Mobile Menu

BLACK PEOPLE COMING TO SOUTH BEACH

Luke Records Blogs

It’s that time a year again when Miami Beach officials make black people feel unwelcome in the city. Yes, Memorial Day Weekend is here. For more than a decade, African American tourists and visitors have kept coming back even though the Miami Beach is turned into a military green zone and every business establishment, from the valet parking stands to the hotels, gouges them.

Past and present city leaders have shown no interest in making Memorial Day Weekend an officially sanctioned event like the South Beach Food & Wine Festival or the annual boat show. As a Miami Beach Senior High alum, I tried to partner with the city 13 years ago to create an atmosphere that was inviting to blacks, while also maintaining the peace. I called it Umoja Festival, which featured food and retail tents and a concert stage near the beach on Ocean Drive. The first year, Umoja’s lineup featured the Isley Brothers, Chaka Khan, Ludacris and P. Diddy, to name a few.

But the city, along with Miami-Dade County Community Relations Board executive director Larry Capp, hijacked Umoja, did a shitty job recreating it and then stopped doing the festival altogether a couple of years after I had launched the event. The reality is that the city, along with Miami Beach businesses, see Memorial Day Weekend as a cash cow even though they don’t like dealing with the throngs of black visitors who come down for some fun in the sun. The goal is to rob African Americans blind, lock up as many of them as possible, and occassionally use some of them for police target practice.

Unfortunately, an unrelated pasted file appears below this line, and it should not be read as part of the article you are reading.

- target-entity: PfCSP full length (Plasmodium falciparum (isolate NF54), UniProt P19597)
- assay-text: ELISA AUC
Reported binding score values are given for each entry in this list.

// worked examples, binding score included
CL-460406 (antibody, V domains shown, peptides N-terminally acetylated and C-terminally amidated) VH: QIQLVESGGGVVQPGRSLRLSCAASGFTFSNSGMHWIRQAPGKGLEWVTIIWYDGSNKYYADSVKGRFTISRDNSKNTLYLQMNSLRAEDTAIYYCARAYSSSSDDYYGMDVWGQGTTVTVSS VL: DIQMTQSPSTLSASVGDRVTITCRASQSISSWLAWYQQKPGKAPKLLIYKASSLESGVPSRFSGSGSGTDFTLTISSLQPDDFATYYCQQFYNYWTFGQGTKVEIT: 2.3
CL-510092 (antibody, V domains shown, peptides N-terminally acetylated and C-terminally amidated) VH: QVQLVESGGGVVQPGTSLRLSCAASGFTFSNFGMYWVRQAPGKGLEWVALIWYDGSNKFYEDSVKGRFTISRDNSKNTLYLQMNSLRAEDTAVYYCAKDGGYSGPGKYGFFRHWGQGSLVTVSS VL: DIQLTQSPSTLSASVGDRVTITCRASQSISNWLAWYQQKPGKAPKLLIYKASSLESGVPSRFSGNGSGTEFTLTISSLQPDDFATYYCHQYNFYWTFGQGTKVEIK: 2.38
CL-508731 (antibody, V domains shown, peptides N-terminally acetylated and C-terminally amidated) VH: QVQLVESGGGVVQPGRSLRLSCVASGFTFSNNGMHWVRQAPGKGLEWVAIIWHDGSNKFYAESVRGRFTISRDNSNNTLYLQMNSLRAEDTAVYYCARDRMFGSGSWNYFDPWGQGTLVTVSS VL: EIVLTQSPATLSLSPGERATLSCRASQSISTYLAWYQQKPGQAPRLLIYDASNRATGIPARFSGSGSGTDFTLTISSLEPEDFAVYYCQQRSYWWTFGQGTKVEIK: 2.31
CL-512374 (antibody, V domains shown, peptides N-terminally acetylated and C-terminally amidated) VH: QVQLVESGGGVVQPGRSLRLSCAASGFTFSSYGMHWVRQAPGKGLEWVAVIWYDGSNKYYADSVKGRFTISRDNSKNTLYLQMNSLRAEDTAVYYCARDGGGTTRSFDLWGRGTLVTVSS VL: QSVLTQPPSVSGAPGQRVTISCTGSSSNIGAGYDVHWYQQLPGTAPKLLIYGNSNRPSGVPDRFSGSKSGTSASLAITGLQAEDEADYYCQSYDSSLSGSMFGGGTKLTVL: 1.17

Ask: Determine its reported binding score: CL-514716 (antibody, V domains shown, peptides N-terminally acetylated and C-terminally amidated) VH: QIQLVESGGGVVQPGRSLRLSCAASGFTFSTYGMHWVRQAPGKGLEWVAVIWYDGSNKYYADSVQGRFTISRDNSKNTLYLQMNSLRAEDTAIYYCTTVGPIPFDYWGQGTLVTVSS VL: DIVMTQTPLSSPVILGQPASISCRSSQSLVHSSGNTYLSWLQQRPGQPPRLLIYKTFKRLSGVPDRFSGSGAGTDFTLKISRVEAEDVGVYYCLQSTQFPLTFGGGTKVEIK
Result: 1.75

If Memorial Day Weekend was treated like a convention coming to town, Miami Beach would get hotels to block off rooms and give visitors discounted rates. The city, the county, the Greater Miami Convention & Visitors Bureau and commercial airlines would kick in money to help support the event. Government officials would work with the event promoters to provide comped rooms to celebrity entertainers and comped ballrooms to hold panels and events.

Meanwhile, in cities like New Orleans and Toronto, government officials roll out the red carpet for events that cater to a predominantly black clientele. They show African Americans respect. More than 100 years after it was founded, Miami Beach is still treating blacks as second class citizens